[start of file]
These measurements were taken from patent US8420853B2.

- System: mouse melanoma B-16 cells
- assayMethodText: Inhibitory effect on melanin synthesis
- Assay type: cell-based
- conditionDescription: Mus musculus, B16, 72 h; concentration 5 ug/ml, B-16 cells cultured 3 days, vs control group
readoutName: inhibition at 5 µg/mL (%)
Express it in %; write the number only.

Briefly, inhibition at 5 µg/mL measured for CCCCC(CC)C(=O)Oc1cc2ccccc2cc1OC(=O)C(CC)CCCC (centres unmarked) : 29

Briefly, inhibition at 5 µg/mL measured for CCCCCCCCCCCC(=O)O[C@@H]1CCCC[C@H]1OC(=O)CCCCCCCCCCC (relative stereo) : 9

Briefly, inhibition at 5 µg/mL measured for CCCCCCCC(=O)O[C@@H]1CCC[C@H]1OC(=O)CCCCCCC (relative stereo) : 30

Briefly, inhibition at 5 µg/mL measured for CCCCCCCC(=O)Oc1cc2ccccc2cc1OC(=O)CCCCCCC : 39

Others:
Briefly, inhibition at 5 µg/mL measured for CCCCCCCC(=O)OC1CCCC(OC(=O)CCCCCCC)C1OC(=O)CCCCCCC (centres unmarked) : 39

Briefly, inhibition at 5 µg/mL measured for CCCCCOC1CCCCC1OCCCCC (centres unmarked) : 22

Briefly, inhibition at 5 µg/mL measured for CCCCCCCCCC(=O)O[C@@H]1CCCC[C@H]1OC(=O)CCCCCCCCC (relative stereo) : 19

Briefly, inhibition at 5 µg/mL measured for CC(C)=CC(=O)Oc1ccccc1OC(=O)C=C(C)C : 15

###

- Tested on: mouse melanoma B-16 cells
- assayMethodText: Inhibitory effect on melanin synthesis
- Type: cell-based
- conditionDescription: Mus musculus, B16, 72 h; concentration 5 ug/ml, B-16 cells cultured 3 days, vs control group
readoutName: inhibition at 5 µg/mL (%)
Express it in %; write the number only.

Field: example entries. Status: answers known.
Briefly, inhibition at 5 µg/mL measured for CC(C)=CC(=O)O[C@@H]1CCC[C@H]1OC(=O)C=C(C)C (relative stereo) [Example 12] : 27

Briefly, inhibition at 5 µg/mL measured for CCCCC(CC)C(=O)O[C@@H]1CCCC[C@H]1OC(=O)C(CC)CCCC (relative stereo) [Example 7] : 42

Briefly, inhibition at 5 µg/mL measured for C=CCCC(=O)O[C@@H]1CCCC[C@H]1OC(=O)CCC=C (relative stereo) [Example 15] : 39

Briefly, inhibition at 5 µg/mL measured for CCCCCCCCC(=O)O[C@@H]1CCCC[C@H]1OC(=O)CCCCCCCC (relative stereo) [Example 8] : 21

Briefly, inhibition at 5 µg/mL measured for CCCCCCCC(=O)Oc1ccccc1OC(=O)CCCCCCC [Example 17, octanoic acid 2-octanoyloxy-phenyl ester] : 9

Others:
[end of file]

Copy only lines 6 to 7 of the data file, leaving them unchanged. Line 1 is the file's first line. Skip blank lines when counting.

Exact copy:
readoutName: inhibition at 5 µg/mL (%)
Express it in %; write the number only.